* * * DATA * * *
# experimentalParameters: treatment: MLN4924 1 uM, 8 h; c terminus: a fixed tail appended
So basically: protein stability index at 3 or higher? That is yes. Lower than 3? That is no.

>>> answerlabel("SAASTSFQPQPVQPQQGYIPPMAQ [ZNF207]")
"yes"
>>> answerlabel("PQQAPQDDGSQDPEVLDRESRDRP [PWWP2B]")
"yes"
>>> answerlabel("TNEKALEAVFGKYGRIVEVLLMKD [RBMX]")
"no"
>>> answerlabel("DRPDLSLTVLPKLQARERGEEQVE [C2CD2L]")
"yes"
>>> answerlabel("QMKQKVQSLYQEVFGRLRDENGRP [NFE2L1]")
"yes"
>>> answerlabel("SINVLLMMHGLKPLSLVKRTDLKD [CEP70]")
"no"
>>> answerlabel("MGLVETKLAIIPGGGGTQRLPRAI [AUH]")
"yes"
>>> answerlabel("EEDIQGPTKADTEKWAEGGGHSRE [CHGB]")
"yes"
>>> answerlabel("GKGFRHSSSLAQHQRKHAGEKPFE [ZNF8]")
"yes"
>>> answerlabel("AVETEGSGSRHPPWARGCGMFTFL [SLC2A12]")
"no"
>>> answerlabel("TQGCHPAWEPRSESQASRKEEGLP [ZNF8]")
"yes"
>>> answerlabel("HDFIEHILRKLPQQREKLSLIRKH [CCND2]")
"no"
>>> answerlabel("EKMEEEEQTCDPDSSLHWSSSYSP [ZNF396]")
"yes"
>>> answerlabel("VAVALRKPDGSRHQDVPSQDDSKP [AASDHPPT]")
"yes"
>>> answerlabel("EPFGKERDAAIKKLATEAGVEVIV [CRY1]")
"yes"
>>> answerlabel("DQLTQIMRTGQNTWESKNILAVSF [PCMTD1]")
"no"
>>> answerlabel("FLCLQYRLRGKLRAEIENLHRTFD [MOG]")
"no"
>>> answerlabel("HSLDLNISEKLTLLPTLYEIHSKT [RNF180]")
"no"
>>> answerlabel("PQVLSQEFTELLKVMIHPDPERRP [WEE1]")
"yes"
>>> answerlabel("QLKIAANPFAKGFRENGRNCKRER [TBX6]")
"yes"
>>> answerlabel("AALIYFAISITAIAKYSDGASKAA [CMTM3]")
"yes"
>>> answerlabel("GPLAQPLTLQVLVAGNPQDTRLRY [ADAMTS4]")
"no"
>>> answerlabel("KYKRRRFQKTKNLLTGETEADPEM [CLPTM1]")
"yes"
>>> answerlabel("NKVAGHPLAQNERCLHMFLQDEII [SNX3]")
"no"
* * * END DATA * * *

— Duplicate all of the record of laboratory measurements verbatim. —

# experimentalParameters: treatment: MLN4924 1 uM, 8 h; c terminus: a fixed tail appended
So basically: protein stability index at 3 or higher? That is yes. Lower than 3? That is no.

>>> answerlabel("SAASTSFQPQPVQPQQGYIPPMAQ [ZNF207]")
"yes"
>>> answerlabel("PQQAPQDDGSQDPEVLDRESRDRP [PWWP2B]")
"yes"
>>> answerlabel("TNEKALEAVFGKYGRIVEVLLMKD [RBMX]")
"no"
>>> answerlabel("DRPDLSLTVLPKLQARERGEEQVE [C2CD2L]")
"yes"
>>> answerlabel("QMKQKVQSLYQEVFGRLRDENGRP [NFE2L1]")
"yes"
>>> answerlabel("SINVLLMMHGLKPLSLVKRTDLKD [CEP70]")
"no"
>>> answerlabel("MGLVETKLAIIPGGGGTQRLPRAI [AUH]")
"yes"
>>> answerlabel("EEDIQGPTKADTEKWAEGGGHSRE [CHGB]")
"yes"
>>> answerlabel("GKGFRHSSSLAQHQRKHAGEKPFE [ZNF8]")
"yes"
>>> answerlabel("AVETEGSGSRHPPWARGCGMFTFL [SLC2A12]")
"no"
>>> answerlabel("TQGCHPAWEPRSESQASRKEEGLP [ZNF8]")
"yes"
>>> answerlabel("HDFIEHILRKLPQQREKLSLIRKH [CCND2]")
"no"
>>> answerlabel("EKMEEEEQTCDPDSSLHWSSSYSP [ZNF396]")
"yes"
>>> answerlabel("VAVALRKPDGSRHQDVPSQDDSKP [AASDHPPT]")
"yes"
>>> answerlabel("EPFGKERDAAIKKLATEAGVEVIV [CRY1]")
"yes"
>>> answerlabel("DQLTQIMRTGQNTWESKNILAVSF [PCMTD1]")
"no"
>>> answerlabel("FLCLQYRLRGKLRAEIENLHRTFD [MOG]")
"no"
>>> answerlabel("HSLDLNISEKLTLLPTLYEIHSKT [RNF180]")
"no"
>>> answerlabel("PQVLSQEFTELLKVMIHPDPERRP [WEE1]")
"yes"
>>> answerlabel("QLKIAANPFAKGFRENGRNCKRER [TBX6]")
"yes"
>>> answerlabel("AALIYFAISITAIAKYSDGASKAA [CMTM3]")
"yes"
>>> answerlabel("GPLAQPLTLQVLVAGNPQDTRLRY [ADAMTS4]")
"no"
>>> answerlabel("KYKRRRFQKTKNLLTGETEADPEM [CLPTM1]")
"yes"
>>> answerlabel("NKVAGHPLAQNERCLHMFLQDEII [SNX3]")
"no"